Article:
3 entered their university directly from their high school are often not familiar with conducting their research projects. Thus students of the first year in particular find it difficult to study English under the project-based learning curriculum. In order to help students learning, introducing group work for learners might help reduce their pressure from the study. There are several studies which support the idea that group work in class is effective for learners to enhance their learning ability. For example, Adam et al. (1990:6) explain that under collaborative group work, students learn how to jointly search for information for their research questions by individuals or the group. They learn techniques for analyzing, interrupting, negotiating and communicating their information as a team. Instead of the traditional emphasis on communicative individual performance, students encourage each other to research their topics, and come up with group products. Long and Potter (1985) explain the positive effects of group work for learners of their target language. Firstly, group work increases not only opportunities for learners to practice their target language in their groups, but also improves the quality of learners speaking skills. Secondly, group work helps learners learn from each other and it enhance learners motivation. Sugino (1994) also points out the effectiveness of introducing group work into language classes. According to her study, she found that small group work facilitates learners language abilities. Johnson et al. (2001) found a further evidence of group activity in class. They found that combination of a large group activity and small group activity resulted in greater group productivity and higher educational achievement than did a large group activity alone. The aim of this study There are two aims in this study. 1: to investigate whether or not students' initial English proficiency affects to any significant degree their attitude toward and self-confidence in accomplishment of the project-based course. 2: to find how the project based English course can support those who are relatively lower level of English than other students. Our project-based learning (Project-based English) Our English program is developed based on project-based learning. Bluemenfeld et 3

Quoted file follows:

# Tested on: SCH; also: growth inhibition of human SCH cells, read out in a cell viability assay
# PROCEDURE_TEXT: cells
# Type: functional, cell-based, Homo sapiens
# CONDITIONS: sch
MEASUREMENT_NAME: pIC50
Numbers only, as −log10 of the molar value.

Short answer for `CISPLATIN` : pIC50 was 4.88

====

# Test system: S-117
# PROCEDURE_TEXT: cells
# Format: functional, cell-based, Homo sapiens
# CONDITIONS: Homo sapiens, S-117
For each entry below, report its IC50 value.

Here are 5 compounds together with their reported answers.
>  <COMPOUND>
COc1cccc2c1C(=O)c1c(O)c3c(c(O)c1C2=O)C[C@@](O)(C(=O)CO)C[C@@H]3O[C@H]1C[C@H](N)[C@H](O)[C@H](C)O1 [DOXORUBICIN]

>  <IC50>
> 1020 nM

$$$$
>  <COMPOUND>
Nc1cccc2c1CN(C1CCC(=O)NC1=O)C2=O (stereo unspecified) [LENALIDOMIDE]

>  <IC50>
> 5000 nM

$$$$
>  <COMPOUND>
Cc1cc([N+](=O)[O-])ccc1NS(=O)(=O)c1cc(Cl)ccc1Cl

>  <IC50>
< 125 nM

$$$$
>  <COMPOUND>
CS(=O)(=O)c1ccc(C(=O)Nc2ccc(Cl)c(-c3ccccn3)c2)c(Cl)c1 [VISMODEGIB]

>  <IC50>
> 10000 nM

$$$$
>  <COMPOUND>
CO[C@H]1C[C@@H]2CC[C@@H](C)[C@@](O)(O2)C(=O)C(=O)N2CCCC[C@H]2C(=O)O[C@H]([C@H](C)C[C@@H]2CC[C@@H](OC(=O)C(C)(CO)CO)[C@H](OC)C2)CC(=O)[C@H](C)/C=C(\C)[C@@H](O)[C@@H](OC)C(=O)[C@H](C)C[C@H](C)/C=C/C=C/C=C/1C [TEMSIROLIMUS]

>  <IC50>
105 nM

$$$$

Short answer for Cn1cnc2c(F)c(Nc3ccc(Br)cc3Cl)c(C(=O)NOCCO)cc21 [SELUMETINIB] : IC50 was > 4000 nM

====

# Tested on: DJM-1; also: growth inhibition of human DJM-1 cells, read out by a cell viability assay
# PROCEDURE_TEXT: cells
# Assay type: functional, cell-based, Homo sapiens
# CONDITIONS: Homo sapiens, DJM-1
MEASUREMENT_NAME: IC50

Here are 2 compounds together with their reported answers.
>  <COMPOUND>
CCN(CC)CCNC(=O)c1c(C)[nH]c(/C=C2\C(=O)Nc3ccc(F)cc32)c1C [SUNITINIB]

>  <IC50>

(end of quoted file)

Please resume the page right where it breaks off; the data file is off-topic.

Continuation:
4 al. (1991) explain that project-based learning can be adapted to different types of learners and learning situations. Our department, the College of Sport and Health Science at Ritsumeikan University in Japan, arranges project-based learning into English classes. English is a compulsory subject in particular for both the first year and the second year students. Our department offers two English subjects each semester: Project-based English 1 to 4 and Skills workshop 1 to 4. Skills workshop class is the class which students learn English for Project-based English class. In Skills workshop class, students learn grammar, listening, speaking, and reading skills which are necessary for conducting their research in their Project-based English classes. Two tables below explain both objectives and assessments of Project-based English. Objectives P1 (1st semester) 15 weeks 1 st year We will learn the basic research skills such as the presentation and writing. P3 (1 st semester) 15 weeks 2nd year Using P1 + P2 skills, we aim to enhance our research skills with your group members. We are able to deliver a mini debate and mini panel discussion. P2 (2nd semester) 15 weeks We will develop our research skills. We learn how to do an interview and questionnaires. P4 (2 nd semester) 15 weeks Using P1 + P2 + P3 skills, we focus on learning how to write an academic paper. Assessment P1 (1st semester) P2 (2nd semester) 1st year ü Mid term ü Mid term presentation (3 presentation minutes) ü Final presentation 4